While the Israeli government was downplaying the significance of a think-tank paper urging European Union sanctions against Israeli banks and other institutions, reaction within the industry was one of alarm, Globes reported Thursday.
Israeli bankers were said to be “very surprised” by the news, and bank shares fell in response to it as well. Those with substantial overseas business — Bank Hapoalim, Bank Leumi, and Israel Discount Bank — lost about 2.5%.
“For the European, the [disputed areas] include Yerushalayim and the Golan Heights, which means that almost all the banks are involved. It is hard to quantify the threat, but it is dramatic,” a senior banking source said.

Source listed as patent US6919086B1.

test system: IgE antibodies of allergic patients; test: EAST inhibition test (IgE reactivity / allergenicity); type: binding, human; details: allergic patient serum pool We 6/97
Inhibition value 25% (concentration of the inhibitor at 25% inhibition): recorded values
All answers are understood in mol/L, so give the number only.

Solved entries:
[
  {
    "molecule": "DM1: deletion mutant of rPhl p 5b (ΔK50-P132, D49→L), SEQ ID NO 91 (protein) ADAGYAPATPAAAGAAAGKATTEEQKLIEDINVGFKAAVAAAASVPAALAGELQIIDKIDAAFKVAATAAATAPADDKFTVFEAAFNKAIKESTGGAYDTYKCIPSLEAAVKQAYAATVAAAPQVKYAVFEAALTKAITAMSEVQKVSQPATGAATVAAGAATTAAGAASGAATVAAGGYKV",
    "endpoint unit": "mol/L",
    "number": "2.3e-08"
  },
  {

Israel’s Foreign Ministry said on Wednesday it would not respond to the report, since it was not a document or decision of the EU, merely an advisory paper that was publicized in a Reuters story.
A senior EU official said later on Wednesday that such action is not on the agenda, according to Ynet.
“We have no intention of imposing restrictions on Israeli banks that do business in the settlements. This entire issue is complete nonsense. This issue has never been considered,” the diplomat said.